In the end, this isn't about the business. This isn't about the game.
This is about health.
The NHL paused its season at a time when experts advise social distancing to slow the coronavirus pandemic, and the League will deal with the situation as it evolves.
NHL Commissioner Gary Bettman said Friday no player or employee had tested positive, to the best of his knowledge.
"No matter how this turns out, there will be a material negative consequence to the business, and that may be important on some level," Commissioner Bettman said. "But it's secondary to the first goal, which [is making] sure that we're doing the right thing for everybody's safety and well-being."
Why not cancel the season now?
"We may have the benefit of time to complete the season and the playoffs in an appropriate manner, and there's no reason at this point in time to preclude any of our options, even though we don't know what they are yet," Commissioner Bettman said.
The situation is so fluid that there are many questions and few answers, including how long the pause might last, how it might affect the Stanley Cup Playoffs and how it might affect the salary cap.
Commissioner Bettman has a task force of senior executives representing a cross-section of operations that he said "basically meets twice a day to discuss every conceivable issue that we could be dealing with."
The NHL is in constant communication with its constituents, including the teams and the NHL Players' Association. Commissioner Bettman said he and NHLPA executive director Don Fehr speak regularly.
"He's the last one I say good night to and the first one I say good morning to," he said.
Commissioner Bettman declined to give a minimum time for the pause or a deadline for the cancellation of the season. The NHL will be guided by mandates from government officials.
"This isn't an independent determination," he said. "We're going to have to rely on others as to when it's safe, which is why people can speculate but nobody can predict with certainty."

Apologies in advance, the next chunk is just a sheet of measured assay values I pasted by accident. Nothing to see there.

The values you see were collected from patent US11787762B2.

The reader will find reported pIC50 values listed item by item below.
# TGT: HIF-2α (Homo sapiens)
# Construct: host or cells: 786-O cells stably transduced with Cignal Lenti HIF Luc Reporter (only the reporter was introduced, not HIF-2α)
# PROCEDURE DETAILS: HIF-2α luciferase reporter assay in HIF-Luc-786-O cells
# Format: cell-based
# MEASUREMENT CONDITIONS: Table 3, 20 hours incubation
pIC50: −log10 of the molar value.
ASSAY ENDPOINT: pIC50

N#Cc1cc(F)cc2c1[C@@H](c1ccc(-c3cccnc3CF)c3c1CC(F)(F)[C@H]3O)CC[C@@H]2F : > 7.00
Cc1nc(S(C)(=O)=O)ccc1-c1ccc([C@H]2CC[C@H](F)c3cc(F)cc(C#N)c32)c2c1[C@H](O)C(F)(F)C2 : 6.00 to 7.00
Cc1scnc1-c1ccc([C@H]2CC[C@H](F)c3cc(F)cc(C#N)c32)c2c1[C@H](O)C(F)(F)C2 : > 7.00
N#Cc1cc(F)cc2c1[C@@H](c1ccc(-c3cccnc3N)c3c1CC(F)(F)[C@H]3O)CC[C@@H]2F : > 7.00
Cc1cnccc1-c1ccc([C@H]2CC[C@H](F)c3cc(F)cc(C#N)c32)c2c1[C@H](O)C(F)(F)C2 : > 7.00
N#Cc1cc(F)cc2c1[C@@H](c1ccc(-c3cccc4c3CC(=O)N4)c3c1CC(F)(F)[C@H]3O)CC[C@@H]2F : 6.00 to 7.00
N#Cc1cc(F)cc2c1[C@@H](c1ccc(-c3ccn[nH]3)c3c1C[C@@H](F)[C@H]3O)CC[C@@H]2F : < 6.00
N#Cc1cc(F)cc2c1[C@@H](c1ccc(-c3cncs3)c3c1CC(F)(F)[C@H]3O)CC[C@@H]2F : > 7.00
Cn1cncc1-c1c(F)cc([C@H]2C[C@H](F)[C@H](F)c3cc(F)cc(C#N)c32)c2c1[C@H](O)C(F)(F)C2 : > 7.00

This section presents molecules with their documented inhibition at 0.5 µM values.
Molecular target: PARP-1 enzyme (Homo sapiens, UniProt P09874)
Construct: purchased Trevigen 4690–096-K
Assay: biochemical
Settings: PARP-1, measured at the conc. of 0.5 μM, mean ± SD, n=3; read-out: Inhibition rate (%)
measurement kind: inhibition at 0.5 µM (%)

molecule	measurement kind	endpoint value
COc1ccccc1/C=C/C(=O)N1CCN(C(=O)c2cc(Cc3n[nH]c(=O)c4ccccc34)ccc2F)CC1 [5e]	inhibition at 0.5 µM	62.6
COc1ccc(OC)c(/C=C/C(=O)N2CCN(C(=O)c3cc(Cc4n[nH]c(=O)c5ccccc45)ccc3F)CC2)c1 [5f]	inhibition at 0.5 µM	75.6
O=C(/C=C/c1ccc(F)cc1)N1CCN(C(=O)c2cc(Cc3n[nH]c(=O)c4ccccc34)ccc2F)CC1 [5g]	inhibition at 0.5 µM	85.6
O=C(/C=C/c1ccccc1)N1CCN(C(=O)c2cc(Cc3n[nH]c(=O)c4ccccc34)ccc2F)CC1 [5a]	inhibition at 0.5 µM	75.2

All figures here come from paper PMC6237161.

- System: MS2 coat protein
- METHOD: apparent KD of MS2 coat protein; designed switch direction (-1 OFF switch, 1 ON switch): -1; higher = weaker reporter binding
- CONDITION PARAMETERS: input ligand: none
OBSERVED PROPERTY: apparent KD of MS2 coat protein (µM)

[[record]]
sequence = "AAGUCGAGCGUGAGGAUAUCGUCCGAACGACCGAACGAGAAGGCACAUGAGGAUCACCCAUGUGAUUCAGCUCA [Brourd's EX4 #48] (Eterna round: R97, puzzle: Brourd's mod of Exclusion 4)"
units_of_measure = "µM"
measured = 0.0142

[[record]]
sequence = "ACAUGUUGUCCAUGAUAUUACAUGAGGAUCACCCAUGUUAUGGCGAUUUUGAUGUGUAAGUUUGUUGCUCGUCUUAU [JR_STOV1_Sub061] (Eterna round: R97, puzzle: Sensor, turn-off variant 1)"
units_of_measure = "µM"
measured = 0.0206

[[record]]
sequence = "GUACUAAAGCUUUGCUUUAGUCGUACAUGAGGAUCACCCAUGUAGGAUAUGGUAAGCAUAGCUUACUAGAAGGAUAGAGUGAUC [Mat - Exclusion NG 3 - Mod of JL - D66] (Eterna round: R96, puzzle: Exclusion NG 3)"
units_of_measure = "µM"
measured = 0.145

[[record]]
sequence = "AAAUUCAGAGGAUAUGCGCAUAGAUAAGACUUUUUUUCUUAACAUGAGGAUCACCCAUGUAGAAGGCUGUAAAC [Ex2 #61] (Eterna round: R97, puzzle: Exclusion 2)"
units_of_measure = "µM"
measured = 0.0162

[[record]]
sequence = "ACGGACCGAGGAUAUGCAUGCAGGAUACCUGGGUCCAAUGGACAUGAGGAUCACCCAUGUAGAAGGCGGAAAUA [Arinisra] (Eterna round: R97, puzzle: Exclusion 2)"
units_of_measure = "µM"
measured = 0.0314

The NHL is going over scenarios to determine its options, and that process will be ongoing.
"We're looking at every conceivable alternative," Commissioner Bettman said. "We're looking at the calendar. We're looking at what we think is and isn't doable in terms of a timeframe to continue to play.
"Obviously it's conceivable that we'll play beyond the time we were originally scheduled to conclude. How much longer we could do that is something we're trying to determine, and not just what the timing of all this might be. We also are considering what playing alternatives there are that fit within the window that may be left.
"And so it's a bit of a puzzle, and part of the problem is, we don't know what all the pieces are yet.
"So what we do is, we model every conceivable alternative, and as time passes, it may change the equation and we adapt them out. So it's not like we have a model today and that's the model we sit with. The model is changing every day."
Commissioner Bettman said the NHL asked teams to isolate people at home for the next few days. The League is working with medical personnel to determine how long that will last.
"Then we'll be looking to progress in terms of activities once we get a handle on whether or not anybody in the short term is going to test positive," he said.
Eventually, the NHL will have to address the NHL Awards, scheduled for June 17 in Las Vegas; the NHL Draft, scheduled for June 26-27 in Montreal; and the start of free agency, scheduled for July 1.
It will have to address hockey-related revenues, which are split 50-50 between the players and the owners under the collective bargaining agreement and which are used to set the salary cap.
It might have to address next season, too. One thing the task force discussed Friday morning was whether finishing this season late would affect next season's schedule. It might push it back but not shorten it.
"Unless the pandemic continues, God forbid, I envision a full, normalized '20-21 season," Commissioner Bettman said. "I don't see any basis right now, subject to the one caveat I gave you, for any other view."
Commissioner Bettman said he was optimistic the world would emerge from the pandemic quickly and life beyond sports would resume with normalcy. The NHL will be ready when the time comes.
"I appreciate the fact that you'd like more definitive answers," he said. "But as I say internally when I'm dealing with my team here, this is a rapidly evolving situation and there are a lot of unknowns, and we've got to make sure that we understand all the ramifications of everything that's coming at us and how we respond.
"And most of all, we want to do the right things and use common sense."